Chinese Go player Ke Jie (1st L) analyses the game with his teammates after the second match against artificial intelligence program AlphaGo in Wuzhen, east China's Zhejiang province, May 25, 2017.(Xinhua/Xu Yu)
WUZHEN, Zhejiang Province, May 27 (Xinhua) -- AlphaGo, DeepMind's artificial intelligence Go-playing program, defeated world's top-ranked player Ke Jie for the third consecutive game between them in Wuzhen on Saturday.
Ke, playing white, resigned mid-game after battling three and half hours to conclude the Human vs. Machine contest on the Chinese antient board game.
Demis Hassabis, founder of DeepMind Technology, said that it would be the last game for AlphaGo.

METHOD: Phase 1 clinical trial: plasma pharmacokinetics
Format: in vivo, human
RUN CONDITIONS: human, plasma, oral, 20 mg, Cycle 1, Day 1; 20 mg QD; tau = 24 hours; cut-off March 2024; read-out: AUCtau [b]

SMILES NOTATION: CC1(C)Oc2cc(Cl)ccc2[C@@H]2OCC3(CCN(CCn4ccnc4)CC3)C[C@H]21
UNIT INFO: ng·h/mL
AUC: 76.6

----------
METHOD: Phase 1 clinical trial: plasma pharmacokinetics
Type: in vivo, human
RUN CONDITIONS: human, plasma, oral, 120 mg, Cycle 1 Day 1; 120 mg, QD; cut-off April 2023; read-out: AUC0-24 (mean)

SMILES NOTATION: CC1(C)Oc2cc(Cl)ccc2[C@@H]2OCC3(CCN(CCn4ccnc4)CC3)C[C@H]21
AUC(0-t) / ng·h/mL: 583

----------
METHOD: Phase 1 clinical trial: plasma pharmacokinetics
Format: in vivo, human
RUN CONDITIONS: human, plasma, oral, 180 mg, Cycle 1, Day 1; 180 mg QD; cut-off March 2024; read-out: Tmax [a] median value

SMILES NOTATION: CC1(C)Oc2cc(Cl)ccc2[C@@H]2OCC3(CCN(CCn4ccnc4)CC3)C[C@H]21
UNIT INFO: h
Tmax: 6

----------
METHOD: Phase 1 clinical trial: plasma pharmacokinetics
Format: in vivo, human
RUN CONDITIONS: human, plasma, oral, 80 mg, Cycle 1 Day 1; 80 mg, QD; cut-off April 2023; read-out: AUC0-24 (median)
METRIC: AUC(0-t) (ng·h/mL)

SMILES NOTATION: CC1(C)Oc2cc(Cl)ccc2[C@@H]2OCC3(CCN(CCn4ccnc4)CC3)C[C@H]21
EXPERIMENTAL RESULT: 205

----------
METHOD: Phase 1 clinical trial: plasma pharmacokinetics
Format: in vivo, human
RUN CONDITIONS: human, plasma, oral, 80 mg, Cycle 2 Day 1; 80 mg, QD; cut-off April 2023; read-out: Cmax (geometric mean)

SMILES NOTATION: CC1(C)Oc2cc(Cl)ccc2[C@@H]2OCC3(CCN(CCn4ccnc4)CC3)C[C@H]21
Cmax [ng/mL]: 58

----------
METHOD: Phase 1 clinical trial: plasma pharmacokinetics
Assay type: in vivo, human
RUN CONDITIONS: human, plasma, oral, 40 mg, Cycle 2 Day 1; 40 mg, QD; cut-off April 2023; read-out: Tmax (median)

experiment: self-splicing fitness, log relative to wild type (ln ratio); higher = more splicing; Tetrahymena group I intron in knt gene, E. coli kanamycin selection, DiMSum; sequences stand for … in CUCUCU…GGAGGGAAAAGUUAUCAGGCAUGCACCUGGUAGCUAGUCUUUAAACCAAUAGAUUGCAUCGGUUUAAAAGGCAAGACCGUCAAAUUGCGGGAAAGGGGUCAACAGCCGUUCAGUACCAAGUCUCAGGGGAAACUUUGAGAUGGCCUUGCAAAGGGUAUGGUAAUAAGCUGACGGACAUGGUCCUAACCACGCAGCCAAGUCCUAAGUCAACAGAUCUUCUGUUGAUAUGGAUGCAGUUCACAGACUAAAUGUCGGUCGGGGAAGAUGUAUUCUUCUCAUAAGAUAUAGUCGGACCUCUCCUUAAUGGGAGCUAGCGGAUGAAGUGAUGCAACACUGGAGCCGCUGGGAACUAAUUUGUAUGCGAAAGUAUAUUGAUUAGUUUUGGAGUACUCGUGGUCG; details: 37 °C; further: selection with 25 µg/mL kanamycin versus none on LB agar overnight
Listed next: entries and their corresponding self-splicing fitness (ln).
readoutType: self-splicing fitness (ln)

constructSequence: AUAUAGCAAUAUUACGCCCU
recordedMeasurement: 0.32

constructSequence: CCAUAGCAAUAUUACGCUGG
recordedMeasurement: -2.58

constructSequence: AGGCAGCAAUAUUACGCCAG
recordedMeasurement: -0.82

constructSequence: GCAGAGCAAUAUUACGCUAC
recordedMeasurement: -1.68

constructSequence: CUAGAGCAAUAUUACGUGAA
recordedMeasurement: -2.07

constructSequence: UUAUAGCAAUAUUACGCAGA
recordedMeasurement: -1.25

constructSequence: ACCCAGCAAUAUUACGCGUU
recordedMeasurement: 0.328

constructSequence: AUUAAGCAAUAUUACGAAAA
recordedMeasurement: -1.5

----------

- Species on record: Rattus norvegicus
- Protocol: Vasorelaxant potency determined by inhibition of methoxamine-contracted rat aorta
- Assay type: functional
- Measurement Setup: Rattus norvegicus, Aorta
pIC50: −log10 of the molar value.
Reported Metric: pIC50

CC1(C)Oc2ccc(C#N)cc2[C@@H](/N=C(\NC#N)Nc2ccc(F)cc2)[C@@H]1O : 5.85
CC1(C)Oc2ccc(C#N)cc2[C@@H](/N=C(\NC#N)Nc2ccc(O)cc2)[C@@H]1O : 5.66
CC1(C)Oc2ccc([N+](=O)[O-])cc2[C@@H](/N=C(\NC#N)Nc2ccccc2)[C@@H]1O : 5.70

The 19-year-old Ke applied similar strategies from Game Two, opening the final match by creating chances of battling from the start of the game, ending with yet another action-packed performance.
Ke teared up nearing the end. He concluded the competition with a heart felt commentary repeating. "AlphaGo is too perfect."
He also expressed that bitterness over defeat will be a driving force to his future journey in exploring the mysteries of Go.
In regards to consolation, Ke first apologized, then blamed himself. Believing that he could have done much better, he said, "I faced a cold, calm and terrifying opponent, to the best of my ability, I could only predict half of AlphaGo's moves. I wish I could have done better."
When asked to share about their past five-day experience with AlphaGo, all eight Chinese Go players that took part in the Go-summit said they've learned a great deal from AlphaGo and DeepMind.